Cancer Anniversary: From a Personal Pandemic to a Global One: Everyday Magic, Day 1005

A year ago today, pacing an empty parking lot, I cried so hard on the phone with my friend Kelley that it was hard to get the words out: “I have cancer. In my eye. I’m so scared.” Ken was racing back from Topeka to meet me after my two hours of scans at the ophthalmologist’s office. My right’s eye blurry eyesight wasn’t a minor glitch in this body’s solar system, but a large asteroid crashing through whatever semblance I had of calm, whatever thoughts I had of being safe.

Thus began my personal pandemic with its the customary WTF? phone calls, bouts of fear storms, and a lot of clearing of the calendar. The next day was far worse when my new ocular oncologist said it could be a melanoma but it was more likely a brain tumor. “Let’s hope for the melanoma then,” I said. She shook her head, “They’re both bad!” The interim between that moment — a few hours of more scans in between pacing the waiting room with Ken and my brother Ravi — and the oncologist confirming it was a treatable melanoma was terrifying. But when we got home that day, the sky took on a new sheen: a rainbow to the east, and it was enough.

I thought my life would be briefly interrupted and not changed all that much, but just like my breast cancer road trip 17 years earlier, it took many months and knocked over many plans, notions, and habits. I would have many more scans and tests, a radiation implant in my eye that would require two major surgeries, and a whole lot of time enveloped in hurt and anxiety. That summer, I hardly left the house except to visit a doctor or my therapist, donning two pairs of sunglasses and often a towel over my head because light hurt (obviously, I wasn’t driving). Eventually, I healed, and although my right eye is far past legally blind and I still can’t open it completely, I’m okay. The changes put in motion are still unfolding, and that’s okay too.

While the word “pandemic” refers to a global epidemic, for me and for any of us who go through such mortality-laced journeys, it sure felt like my whole world was in crisis. To ensure healing and safety, I was in home lock-down much of the time. The economy of Caryn World also tripped into the ground and stayed there for a while with lost income and, even with decent health insurance, thousands of dollars of medical bills. But lucky for me — and lucky for all of us right now — I could choose to surrender to what I needed to do based on the best science and medicine available.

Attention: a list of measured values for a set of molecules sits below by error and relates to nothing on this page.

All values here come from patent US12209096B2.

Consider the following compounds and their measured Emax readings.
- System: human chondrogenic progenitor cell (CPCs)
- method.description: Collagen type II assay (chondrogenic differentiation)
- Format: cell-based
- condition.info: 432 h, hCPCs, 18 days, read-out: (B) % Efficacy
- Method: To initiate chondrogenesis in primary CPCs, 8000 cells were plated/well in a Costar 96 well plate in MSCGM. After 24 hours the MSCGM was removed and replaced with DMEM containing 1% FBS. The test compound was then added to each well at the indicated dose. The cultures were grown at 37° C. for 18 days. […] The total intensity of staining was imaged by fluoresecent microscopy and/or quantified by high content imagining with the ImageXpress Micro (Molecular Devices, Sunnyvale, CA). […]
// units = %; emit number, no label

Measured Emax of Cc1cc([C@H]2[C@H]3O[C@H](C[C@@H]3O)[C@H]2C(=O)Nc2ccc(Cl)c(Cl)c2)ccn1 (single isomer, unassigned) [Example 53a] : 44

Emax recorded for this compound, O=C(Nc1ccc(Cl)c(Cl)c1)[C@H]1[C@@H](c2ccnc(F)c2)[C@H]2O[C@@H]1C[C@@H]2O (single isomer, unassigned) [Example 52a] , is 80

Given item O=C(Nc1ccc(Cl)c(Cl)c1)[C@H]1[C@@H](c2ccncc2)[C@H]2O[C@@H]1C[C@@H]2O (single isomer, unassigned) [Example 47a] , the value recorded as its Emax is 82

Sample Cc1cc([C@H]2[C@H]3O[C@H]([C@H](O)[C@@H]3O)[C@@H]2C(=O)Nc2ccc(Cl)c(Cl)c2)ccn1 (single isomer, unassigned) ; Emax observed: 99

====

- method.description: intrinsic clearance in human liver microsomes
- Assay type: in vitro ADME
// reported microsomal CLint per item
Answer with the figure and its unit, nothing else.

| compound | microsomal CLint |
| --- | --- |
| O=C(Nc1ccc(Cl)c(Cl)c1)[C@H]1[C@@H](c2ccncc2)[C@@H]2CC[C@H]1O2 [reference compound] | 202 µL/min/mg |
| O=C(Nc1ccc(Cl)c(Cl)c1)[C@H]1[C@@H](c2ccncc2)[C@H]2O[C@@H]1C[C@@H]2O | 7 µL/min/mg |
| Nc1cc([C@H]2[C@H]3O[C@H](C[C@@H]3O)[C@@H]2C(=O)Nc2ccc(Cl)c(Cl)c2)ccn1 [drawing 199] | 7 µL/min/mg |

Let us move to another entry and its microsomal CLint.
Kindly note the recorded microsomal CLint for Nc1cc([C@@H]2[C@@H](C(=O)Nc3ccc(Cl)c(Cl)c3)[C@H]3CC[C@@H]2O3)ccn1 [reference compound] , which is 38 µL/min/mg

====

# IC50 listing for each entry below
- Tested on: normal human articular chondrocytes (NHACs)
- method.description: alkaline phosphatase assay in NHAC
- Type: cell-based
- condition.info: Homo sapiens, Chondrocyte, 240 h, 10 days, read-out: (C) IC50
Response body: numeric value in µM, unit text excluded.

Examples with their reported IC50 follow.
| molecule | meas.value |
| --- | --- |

Yes, a global pandemic is unprecedented in our lifetimes, but most if not all of us have lived through the world as we know it dissolving under our feet in a flash. Having the rug pulled out due to serious illness, death, heartbreak, and all manner of other very human challenges is part and parcel of being alive. We think we’re living one story, and poof! Suddenly, it’s a good thing to have erasable gel pens for your calendar, some savings, and the ability to make good things out of our friend, the potato.

This comes home to me lately on Tuesday nights when, through Turning Point, I facilitate writing workshops for people living with serious illness. I started doing these workshops 18 years ago, fresh out of cancer #1, although now we’re meeting through Zoom instead of in-person. A little like a warped futuristic vision of the Brady Bunch, 18-21 of us write and listen our way to greater meaning, strength, and mutual understanding. Some are finding new ways to bake chocolate tortes, some are summoning the strength to get out of bed while irrevocably heartbroken by the loss of a spouse, and some are dealing with chronic pain or what bad news might be just around the next blood test or MRI.

We’re well-accustomed to the land of the personal pandemic, and a good many were unfazed by stay-at-home orders, which we’ve had to enact before for a few months or as a way of life after losing some of our immune system’s robustness or our body’s mobility. We know what it is to eat resilience for breakfast, aiming ourselves toward outlooks and activities that tilt open the door to some calm, some comfort, some joy. “Yeah, I don’t go to the store anyway,” a woman with a neurological disease told us. “I’ve hardly left my house for years,” someone else chimed in. Over years of living with illness and/or being a caregiver for a patient, many have learned how to “use it up, wear it out, make it do, or do without,” to quote Boyd K. Packer. No wonder we find great intrigue in the antics of squirrels or birds, growing flowers, baking bread, or other everyday resilience practices, readily available as we cross over the threshold of one room to another.